IHC allows two sisters who embraced Islam to live with their husbands
ISLAMABAD (92 News) – The Islamabad High Court (IHC) allowed two girls who embraced Islam to live with their husbands on Thursday.
Chief Justice Athar Minallah remarked that it had been proved that both girls were adult and not forcibly converted to Islam. “The task was assigned to the commission for the satisfaction of minorities,” he remarked.
Earlier, the Interior secretary submitted his report in court and stated that they had received the medical board’s report. “According to the report, the age of Asia and Nadia is 19 and 18 years respectively,” he said.
The secretary told court that the girls were not forcibly converted to Islam.
The court has ordered the inquiry commission to submit its report and final recommendations till May 14.
The government took notice of this controversy after two separate videos were circulated on social media in which the girls’ father and brother said they were abducted and forcefully converted from Hinduism to Islam.
A separate video of the girls in question was circulated in which they claim they converted of their free will. The police detained seven people, including the nikah khwan, suspected of involvement in the abduction, forced conversion and underage marriage of the two sisters in Ghotki.
The petition was filed by the two girls and their spouses, Safdar Ali and Barkat Ali. It cited the state minister for interior, Sindh chief minister, inspectors general of Sindh, Punjab and Islamabad police, MNA Ramesh Vankwani and the Pakistan Electronic Media Regulatory Authority (Pemra) as respondents.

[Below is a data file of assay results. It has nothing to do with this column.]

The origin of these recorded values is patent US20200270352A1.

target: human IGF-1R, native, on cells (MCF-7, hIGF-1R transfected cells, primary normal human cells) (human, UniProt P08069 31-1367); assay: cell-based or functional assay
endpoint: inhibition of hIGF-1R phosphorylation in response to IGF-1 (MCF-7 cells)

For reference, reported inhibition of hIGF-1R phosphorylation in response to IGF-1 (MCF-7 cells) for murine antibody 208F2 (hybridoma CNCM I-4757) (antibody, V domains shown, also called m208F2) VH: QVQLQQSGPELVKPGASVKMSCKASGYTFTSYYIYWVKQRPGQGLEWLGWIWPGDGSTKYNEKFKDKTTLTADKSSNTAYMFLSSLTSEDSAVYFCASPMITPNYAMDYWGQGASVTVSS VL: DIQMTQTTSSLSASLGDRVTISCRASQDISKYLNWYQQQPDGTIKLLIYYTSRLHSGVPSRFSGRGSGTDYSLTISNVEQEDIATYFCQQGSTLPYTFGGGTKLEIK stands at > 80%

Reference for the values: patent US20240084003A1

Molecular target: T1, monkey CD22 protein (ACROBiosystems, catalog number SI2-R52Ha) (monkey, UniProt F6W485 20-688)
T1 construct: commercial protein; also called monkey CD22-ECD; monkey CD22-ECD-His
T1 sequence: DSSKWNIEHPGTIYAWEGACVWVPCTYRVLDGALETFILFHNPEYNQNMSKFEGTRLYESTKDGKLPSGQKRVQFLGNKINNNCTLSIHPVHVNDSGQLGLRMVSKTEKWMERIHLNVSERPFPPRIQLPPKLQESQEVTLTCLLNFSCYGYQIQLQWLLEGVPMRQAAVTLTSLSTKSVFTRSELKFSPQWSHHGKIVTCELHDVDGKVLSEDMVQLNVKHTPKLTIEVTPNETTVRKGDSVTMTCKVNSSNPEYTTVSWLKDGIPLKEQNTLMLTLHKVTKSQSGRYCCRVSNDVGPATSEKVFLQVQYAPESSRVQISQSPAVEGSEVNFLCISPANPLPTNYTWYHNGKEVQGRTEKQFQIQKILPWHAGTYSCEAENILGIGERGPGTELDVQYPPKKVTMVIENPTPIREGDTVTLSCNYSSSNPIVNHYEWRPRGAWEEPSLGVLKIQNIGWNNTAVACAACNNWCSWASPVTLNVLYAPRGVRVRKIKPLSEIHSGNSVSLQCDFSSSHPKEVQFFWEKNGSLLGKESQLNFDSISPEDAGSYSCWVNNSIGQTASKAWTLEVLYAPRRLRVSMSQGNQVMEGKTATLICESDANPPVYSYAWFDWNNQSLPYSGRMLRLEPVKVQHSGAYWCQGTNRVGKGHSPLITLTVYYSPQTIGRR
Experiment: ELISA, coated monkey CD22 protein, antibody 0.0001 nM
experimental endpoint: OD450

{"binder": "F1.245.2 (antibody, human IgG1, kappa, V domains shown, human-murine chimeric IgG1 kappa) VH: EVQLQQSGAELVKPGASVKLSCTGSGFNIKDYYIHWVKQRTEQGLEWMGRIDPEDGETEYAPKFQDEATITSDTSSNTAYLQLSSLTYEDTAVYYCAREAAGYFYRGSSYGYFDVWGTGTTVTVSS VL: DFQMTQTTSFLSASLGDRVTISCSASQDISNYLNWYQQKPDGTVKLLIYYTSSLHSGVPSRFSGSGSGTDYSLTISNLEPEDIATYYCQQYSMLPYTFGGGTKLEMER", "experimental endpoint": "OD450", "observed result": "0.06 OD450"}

The petitioners asked the court to restrain the respondent authorities from ‘harassing’ and ‘threatening’ them, as well as requesting that Pemra be asked to refrain from ‘promoting propaganda’ against the petitioners.
According to the petition, the two girls were born in a Hindu family and converted because they were impressed by Islamic teachings. It claims they did not inform their family because of consequential threats to their lives.
The petition said that the girls left their home on March 20, and claimed that MNA Vankwani and Hari Lal from the Hindu Council concocted a false and fabricated story about their forceful conversion. The petitioners subsequently left their native town of Ghotki in Sindh and travelled to Khanpur in Rahimyar Khan, Punjab.
The petition said that on March 22, after announcing that they had willingly converted, the girls sought legal help. They travelled to Islamabad after learning that the inspector general of Sindh and Punjab were planning an operation in Khanpur against them and, the petition claims, feared that the police may kill them if they are apprehended to show “progress” to the governing party.